|Artist Shane Cullen in Leinster House|
This article first appeared in the February 2013 edition of An Phoblacht newspaper
ARTISTS need to be noticed but Longford artist SHANE CULLEN hit the headlines nationally in January when Fine Gael councillors tried to have one of his works removed from the Luan Art Gallery in Athlone because they deemed it “offensive” and politically contentious.
Shane’s ‘Fragmens sur le Institutions Republicaines IV’ portrays messages (‘comms’) smuggled out of the H-Blocks of Long Kesh by republican prisoners during the 1981 Hunger Strike.
Previously displayed around Ireland and overseas, it went on show in the Luan in November. An official motion demanding its removal was brought before Athlone Town Council in January. An Phoblacht’s MARK MOLONEY caught up with Shane to discuss the controversy and the wider issue of the relationship between politics, censorship and art.
I sit down with Shane in Dublin. He takes off his hat. His long hair which had been a common sight in newspaper photos and on TV in recent weeks has disappeared. “You’ve had some hair cut,” I laugh. “Ah, that’s so nobody will recognise me,” he responds jokingly.
Why had he decided to make ‘Fragmens’? The Hunger Strike and seeing men dying every few months, had a profound effect on him.
“I think everybody in Ireland went through a trauma at that time. It wasn’t until about ten years later that I felt skilled enough as an artist to be able to address such an important event. It took that long for me to feel I could deliver a work that could do it justice and address it properly, in a very public way. I wanted people to recall that time.”
Shane tells me he also wanted to question the huge gaps in the history of the Irish state and political censorship in the later decades of the 20th century in Ireland.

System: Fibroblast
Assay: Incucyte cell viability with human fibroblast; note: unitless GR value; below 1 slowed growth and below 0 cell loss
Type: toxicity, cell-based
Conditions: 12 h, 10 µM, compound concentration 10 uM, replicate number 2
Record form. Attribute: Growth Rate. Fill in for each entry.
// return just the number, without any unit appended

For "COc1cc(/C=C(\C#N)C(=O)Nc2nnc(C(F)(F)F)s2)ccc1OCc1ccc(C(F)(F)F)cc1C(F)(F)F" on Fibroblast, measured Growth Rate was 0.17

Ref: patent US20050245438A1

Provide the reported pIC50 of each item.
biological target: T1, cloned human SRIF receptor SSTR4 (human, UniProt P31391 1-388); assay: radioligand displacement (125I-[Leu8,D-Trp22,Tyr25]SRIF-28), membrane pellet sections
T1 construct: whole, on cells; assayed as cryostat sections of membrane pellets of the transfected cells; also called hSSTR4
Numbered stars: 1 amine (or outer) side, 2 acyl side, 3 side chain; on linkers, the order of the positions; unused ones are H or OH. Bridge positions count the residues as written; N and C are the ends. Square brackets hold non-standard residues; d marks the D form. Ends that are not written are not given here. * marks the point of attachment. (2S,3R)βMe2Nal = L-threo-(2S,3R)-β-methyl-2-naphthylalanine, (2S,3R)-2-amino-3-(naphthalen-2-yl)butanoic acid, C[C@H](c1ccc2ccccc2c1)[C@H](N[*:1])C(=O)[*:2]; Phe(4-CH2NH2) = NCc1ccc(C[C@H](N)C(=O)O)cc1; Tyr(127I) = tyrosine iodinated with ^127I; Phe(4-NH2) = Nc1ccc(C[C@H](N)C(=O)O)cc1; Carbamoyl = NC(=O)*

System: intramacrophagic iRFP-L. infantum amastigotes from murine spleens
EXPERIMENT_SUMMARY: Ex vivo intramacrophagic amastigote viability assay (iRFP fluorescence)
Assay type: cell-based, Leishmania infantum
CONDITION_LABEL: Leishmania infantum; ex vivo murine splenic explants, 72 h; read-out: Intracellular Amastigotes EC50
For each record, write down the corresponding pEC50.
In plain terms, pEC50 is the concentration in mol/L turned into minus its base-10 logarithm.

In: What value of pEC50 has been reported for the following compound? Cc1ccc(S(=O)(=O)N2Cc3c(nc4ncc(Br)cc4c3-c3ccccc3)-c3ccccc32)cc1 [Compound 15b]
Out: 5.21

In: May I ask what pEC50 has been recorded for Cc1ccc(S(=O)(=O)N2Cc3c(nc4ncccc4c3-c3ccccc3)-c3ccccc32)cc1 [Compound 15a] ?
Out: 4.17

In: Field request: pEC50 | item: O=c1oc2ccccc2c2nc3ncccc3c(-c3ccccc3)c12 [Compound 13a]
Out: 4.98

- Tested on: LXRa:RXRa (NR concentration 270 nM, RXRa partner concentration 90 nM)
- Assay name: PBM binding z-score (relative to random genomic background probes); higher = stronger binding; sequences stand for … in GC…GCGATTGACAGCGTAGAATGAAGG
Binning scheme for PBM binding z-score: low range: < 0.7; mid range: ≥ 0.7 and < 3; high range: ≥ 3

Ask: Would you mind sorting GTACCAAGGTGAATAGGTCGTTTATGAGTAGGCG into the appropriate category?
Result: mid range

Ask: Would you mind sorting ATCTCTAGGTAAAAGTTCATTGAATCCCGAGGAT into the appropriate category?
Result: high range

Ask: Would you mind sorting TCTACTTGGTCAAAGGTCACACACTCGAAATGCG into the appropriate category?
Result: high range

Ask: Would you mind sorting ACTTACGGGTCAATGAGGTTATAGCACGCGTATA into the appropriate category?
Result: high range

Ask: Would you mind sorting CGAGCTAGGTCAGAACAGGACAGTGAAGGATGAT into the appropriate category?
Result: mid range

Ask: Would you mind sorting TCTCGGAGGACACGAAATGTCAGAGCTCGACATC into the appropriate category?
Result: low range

At the launch at the Luan Gallery in November, An Phoblacht Online reported how the infamous former Fine Gael Justice Minister, Paddy Cooney (now aged 81), had actually struck out at one of the panels of Fragmens with his crutch and roared for its removal. Cooney served as Justice Minister from 1973 to 1977, during the time of the notorious Garda ‘Heavy Gang’, which beat and tortured suspected republicans.
An Phoblacht dubbed him ‘Cockroach Cooney’ when he excused cockroaches in the cells and corridors of Portlaoise Prison, where republican prisoners were held. Cooney and the Cabinet he was a member of were so bitter that when the body of Frank Stagg, an IRA Volunteer who died on hunger strike in an English prison in 1976 was repatriated to Ireland, he ordered the Special Branch to hijack it and bury Frank’s coffin in concrete.
This January’s council motion calling for the removal of Shane Cullen’s artwork was inspired by the ex-minister’s son, Councillor Mark Cooney, on the grounds that it was “offensive to so many people”. Of the 1,200 people who had signed the guest book at the gallery, only three had made any negative comments about the piece.
“An art gallery is a publicly neutral space,” Shane says, “where people can agree to disagree. So I was a bit shocked that we still have a fear of cultural manifestations that would lead people to censor them, or remove them, or to try keep people from knowing about them.
“It really did shock me when the official motion was made in Athlone Town Council. As an artist I took that terribly seriously and I felt I had to be there at that meeting of the council, not only as the artist who made that work but also as a member of the public whose rights were being infringed by this motion.”
Fragmens had previously gone on display across the globe, in the USA and Europe, but also in towns and cities in the North, including Portadown and Belfast. “In those places, some people looked at it and I could tell some weren’t liking what they were reading and experiencing,” Shane says, “but no negative reaction was ever directed at me.”
The work was made over a period of five years. Shane worked in various places on the piece, including in a public space at the Old Museum Arts Centre in Belfast. During this period he met former Sinn Féin Director of Publicity Danny Morrison. Danny had been the link between the H-Block prisoners, the Hunger Strikers and the outside world.